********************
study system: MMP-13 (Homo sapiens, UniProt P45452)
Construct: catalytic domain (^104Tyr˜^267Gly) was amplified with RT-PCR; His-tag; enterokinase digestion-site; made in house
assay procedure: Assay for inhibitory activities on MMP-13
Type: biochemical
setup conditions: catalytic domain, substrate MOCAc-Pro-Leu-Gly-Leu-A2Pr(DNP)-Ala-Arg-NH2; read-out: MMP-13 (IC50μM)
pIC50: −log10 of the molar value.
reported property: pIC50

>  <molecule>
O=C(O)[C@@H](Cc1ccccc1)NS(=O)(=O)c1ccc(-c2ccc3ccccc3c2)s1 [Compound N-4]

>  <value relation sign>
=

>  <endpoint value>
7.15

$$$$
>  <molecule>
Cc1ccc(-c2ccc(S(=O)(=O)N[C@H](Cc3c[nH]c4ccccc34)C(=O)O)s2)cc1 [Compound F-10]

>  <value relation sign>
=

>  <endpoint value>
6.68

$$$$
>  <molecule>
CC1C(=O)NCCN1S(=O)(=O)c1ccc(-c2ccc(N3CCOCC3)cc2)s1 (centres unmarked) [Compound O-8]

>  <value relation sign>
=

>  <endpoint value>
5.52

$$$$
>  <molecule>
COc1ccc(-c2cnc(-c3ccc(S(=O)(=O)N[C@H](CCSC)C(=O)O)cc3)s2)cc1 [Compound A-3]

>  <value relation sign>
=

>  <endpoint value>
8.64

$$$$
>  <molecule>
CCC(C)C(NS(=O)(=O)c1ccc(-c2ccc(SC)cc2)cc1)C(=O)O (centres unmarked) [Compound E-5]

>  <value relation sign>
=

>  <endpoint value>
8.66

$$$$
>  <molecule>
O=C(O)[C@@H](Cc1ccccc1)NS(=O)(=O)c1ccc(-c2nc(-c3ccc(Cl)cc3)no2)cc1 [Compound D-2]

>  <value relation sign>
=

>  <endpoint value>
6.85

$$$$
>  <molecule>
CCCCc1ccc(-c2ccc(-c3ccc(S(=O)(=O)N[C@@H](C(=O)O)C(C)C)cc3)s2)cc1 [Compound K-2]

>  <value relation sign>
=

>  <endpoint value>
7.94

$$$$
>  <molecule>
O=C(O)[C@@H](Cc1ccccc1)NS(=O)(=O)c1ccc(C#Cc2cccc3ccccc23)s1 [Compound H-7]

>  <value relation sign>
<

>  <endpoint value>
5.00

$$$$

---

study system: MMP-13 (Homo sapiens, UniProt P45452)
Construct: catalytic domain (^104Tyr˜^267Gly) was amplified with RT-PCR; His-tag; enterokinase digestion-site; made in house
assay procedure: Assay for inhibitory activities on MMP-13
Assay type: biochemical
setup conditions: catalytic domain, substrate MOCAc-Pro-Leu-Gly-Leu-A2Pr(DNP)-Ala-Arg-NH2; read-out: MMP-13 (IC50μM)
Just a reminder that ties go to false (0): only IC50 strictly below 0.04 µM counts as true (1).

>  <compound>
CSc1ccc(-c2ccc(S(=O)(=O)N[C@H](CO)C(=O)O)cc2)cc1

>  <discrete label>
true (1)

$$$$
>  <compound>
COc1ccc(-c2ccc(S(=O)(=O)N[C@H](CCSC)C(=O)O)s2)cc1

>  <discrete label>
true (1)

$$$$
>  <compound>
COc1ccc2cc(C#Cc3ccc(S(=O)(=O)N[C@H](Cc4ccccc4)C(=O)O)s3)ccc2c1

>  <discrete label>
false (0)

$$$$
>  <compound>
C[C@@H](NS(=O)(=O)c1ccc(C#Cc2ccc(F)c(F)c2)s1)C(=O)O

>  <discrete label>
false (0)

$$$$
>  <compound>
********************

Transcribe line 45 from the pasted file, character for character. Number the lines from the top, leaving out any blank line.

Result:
>  <value relation sign>